Should Canada change to Proportional Representation?

The Government of Canada is currently selected using a first-past-the-post system.  Both first-past-the-post and proportional representation are method for democratically electing representatives to act as a collective government for the people.  This article will discuss the differences between first past the post and proportional representation.

This article reviews the question on a federal level for Canada.  The information may be applicable to Canadian provinces or other nations.


Canada should keep the current first-past-the-post system

Canada should change to Proportional Representation


The first-past-the-post system is what is currently used in Canada.  The country is divided into ridings and each political party can select one representative to run in the election in that riding.  Within a riding, the representative with the most votes is selected.  On the federal level, the party with the most elected representatives forms the ruling party.


In a proportional representation system, voters vote for parties instead of individuals.  Each party then receives a number of seats equal to the proportion of the votes that they received nationally.

Voter Apathy

There is no connection between voter apathy and the election system.

Voter Apathy

First-Past-The-Post systems lead to voter apathy because votes only count if they make the difference between winning and losing in a particular riding.  A person who would like to vote for a party that (s)he knows will not will realizes that their vote does not count and therefore stops participating in the electoral process.  Also, an individual may choose not to vote because they are certain that the party they support will win, and that additional vote does not make a difference.

Minority Governments

First-Past-The-Post systems are more likely to create majority governments.  Majority governments are more stable and are able to get more done.  Changing to proportional representation would result in (almost) always having a minority government which would weaken Canada as a whole.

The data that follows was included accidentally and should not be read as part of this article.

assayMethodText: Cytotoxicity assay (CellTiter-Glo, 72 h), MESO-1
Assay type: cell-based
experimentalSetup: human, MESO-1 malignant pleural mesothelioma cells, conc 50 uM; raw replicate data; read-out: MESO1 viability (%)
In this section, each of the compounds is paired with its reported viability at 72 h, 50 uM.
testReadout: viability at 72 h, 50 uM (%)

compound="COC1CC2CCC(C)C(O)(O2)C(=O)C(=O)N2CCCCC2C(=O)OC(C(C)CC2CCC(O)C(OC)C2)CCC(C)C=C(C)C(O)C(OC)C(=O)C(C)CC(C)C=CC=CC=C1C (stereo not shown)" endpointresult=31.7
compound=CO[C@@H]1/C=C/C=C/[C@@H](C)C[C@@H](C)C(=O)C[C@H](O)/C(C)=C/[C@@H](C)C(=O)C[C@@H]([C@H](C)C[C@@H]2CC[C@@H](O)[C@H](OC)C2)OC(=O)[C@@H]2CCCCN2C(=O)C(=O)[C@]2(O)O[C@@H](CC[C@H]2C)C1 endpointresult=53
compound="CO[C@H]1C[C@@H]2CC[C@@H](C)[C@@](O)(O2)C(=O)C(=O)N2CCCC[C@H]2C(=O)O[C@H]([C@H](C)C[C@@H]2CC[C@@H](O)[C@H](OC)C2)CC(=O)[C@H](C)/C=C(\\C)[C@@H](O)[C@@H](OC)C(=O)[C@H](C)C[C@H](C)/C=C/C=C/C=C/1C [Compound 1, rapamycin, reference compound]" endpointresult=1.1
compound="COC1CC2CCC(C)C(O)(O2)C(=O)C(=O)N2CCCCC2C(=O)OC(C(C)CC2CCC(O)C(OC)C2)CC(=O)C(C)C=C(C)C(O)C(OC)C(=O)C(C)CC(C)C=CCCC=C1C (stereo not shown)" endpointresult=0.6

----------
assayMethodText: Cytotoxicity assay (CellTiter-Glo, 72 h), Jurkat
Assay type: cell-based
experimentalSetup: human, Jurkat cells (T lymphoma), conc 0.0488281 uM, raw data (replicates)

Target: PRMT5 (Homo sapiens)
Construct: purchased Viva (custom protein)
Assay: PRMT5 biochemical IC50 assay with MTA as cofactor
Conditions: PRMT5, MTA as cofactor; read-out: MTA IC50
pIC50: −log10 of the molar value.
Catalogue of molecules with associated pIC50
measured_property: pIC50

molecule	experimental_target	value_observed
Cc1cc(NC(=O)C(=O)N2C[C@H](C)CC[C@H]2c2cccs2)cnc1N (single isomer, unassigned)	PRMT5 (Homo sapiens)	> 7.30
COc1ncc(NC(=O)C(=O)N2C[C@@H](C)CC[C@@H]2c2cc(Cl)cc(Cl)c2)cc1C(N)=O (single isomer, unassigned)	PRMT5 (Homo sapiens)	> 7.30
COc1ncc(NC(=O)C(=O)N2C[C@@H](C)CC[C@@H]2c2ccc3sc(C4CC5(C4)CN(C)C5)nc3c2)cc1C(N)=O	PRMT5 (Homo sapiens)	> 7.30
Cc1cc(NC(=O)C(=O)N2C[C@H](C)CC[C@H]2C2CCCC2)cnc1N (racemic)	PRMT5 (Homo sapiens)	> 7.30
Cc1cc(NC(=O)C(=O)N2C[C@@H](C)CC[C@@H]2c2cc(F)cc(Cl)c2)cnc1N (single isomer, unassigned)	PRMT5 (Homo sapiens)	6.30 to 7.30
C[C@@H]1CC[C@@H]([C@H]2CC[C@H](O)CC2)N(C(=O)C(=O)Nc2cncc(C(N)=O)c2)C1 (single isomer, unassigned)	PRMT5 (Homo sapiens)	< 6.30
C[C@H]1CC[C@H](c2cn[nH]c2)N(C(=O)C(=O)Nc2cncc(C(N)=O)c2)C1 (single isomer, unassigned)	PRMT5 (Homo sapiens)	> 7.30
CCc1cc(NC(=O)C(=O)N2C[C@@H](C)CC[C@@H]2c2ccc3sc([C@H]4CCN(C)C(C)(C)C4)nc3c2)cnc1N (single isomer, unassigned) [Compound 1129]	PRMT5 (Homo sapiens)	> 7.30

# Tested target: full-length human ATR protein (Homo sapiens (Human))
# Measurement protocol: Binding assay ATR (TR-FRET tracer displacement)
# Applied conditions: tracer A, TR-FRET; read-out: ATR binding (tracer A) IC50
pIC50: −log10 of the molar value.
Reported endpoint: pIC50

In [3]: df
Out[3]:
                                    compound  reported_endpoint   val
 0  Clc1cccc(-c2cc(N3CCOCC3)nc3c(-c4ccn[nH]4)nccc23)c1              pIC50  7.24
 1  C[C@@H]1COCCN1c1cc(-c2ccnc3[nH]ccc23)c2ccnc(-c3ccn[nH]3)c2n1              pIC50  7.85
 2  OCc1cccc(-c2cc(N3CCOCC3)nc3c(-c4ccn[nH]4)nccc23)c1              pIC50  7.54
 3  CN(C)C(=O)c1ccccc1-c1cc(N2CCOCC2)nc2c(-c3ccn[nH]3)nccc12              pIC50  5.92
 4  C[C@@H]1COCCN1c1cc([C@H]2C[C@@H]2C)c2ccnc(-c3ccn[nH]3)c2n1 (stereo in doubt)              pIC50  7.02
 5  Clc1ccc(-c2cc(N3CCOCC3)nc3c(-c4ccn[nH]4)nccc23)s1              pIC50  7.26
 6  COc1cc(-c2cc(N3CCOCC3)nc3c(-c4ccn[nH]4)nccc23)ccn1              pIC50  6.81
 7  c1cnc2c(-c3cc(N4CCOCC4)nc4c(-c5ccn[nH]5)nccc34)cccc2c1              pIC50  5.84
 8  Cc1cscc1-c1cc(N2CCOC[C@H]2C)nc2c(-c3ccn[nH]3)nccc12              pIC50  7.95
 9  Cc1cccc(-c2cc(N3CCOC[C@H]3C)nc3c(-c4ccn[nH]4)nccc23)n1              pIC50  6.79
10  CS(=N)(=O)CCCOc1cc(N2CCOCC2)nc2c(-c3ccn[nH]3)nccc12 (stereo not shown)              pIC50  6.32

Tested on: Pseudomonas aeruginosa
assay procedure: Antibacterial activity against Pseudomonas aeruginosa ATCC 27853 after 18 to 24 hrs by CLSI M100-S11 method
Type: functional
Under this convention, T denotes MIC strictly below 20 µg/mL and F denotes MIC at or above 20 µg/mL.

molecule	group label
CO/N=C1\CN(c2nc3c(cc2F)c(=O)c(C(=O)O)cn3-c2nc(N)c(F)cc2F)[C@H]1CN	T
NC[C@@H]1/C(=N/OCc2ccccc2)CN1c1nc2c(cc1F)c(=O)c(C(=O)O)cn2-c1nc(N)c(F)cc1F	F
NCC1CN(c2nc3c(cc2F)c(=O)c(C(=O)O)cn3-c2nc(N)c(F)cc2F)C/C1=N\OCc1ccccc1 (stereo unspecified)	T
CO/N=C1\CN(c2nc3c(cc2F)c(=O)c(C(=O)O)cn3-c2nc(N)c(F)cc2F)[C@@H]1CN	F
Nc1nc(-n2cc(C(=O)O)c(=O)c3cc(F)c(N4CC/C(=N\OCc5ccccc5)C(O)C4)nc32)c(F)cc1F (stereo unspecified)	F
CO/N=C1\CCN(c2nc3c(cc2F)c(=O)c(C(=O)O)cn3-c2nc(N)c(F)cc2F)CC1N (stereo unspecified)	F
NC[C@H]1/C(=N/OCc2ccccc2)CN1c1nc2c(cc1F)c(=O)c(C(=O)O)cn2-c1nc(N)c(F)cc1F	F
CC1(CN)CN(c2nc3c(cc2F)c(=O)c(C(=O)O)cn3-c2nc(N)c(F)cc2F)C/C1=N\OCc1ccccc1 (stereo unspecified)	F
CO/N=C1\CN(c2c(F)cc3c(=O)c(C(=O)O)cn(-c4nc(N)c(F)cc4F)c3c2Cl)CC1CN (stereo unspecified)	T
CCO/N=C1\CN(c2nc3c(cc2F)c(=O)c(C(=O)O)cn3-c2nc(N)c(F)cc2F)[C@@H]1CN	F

Minority Governments

Many countries with proportional representation form coalition governments in order to account for the fact that no party has a majority.  Political parties themselves are coalitions of people with differing opinions.

Regional Representation

The First-Past-The-Post system allows for regional representation of individuals.  Each individual knows who their representative is and is able to address them directly.  FPTP ensures that no region goes without representation.

Regional Representation

Regional representation is often not as important as ideological representation.  With a proportional representation system, you may not always have someone local, but you would instead be represented by someone who shared your political viewpoint.



There are other methods for selecting representatives, such as alternative voting. Alternative voting is a method where individuals rank their options.  This voting method is regional like first-past-the-post, but differs in that voters who selected the lowest ranking candidate get their votes redistributed to their second choice, and this process repeats until a candidate receives 50% of the vote in that region.  This eliminates problems with strategic voting and the gradual reduction of democracies to two-party systems.


Canadian Electoral Reform

Should Canada change the electoral system based on calls for more representational governance?



Canada should change to a proportional representation system


Canada should keep the current first-past-the-post system


The government should bring in an independent body to review various electoral systems


1 Votes left

jVoteSystem developed and designed by



1. Fair Vote Canada:

2. Problems with First Past the Post Voting Explained: CGPGrey:

3. Gove’s last-ditch defence of first-past-the-post:


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